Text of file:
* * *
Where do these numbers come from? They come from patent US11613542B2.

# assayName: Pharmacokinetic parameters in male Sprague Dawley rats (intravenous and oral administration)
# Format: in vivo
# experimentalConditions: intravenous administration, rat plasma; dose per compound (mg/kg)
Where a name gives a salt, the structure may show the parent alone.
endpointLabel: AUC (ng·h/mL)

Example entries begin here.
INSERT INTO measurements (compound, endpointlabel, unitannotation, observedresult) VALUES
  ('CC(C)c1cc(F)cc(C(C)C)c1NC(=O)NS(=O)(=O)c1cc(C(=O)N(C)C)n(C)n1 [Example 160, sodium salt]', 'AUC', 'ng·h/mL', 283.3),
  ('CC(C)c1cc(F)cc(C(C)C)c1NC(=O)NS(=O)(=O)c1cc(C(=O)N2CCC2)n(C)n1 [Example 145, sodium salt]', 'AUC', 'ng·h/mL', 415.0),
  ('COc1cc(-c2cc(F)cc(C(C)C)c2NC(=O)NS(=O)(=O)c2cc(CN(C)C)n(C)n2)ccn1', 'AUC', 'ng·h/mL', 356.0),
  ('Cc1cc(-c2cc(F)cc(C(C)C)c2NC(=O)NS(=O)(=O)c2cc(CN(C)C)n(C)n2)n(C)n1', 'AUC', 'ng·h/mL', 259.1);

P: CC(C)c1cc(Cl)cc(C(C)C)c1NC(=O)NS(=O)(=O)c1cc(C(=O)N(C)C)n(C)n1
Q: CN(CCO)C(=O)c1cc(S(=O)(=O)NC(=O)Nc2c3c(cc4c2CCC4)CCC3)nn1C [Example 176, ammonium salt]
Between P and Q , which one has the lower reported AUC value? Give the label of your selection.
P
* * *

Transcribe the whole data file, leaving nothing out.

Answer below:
Where do these numbers come from? They come from patent US11613542B2.

# assayName: Pharmacokinetic parameters in male Sprague Dawley rats (intravenous and oral administration)
# Format: in vivo
# experimentalConditions: intravenous administration, rat plasma; dose per compound (mg/kg)
Where a name gives a salt, the structure may show the parent alone.
endpointLabel: AUC (ng·h/mL)

Example entries begin here.
INSERT INTO measurements (compound, endpointlabel, unitannotation, observedresult) VALUES
  ('CC(C)c1cc(F)cc(C(C)C)c1NC(=O)NS(=O)(=O)c1cc(C(=O)N(C)C)n(C)n1 [Example 160, sodium salt]', 'AUC', 'ng·h/mL', 283.3),
  ('CC(C)c1cc(F)cc(C(C)C)c1NC(=O)NS(=O)(=O)c1cc(C(=O)N2CCC2)n(C)n1 [Example 145, sodium salt]', 'AUC', 'ng·h/mL', 415.0),
  ('COc1cc(-c2cc(F)cc(C(C)C)c2NC(=O)NS(=O)(=O)c2cc(CN(C)C)n(C)n2)ccn1', 'AUC', 'ng·h/mL', 356.0),
  ('Cc1cc(-c2cc(F)cc(C(C)C)c2NC(=O)NS(=O)(=O)c2cc(CN(C)C)n(C)n2)n(C)n1', 'AUC', 'ng·h/mL', 259.1);

P: CC(C)c1cc(Cl)cc(C(C)C)c1NC(=O)NS(=O)(=O)c1cc(C(=O)N(C)C)n(C)n1
Q: CN(CCO)C(=O)c1cc(S(=O)(=O)NC(=O)Nc2c3c(cc4c2CCC4)CCC3)nn1C [Example 176, ammonium salt]
Between P and Q , which one has the lower reported AUC value? Give the label of your selection.
P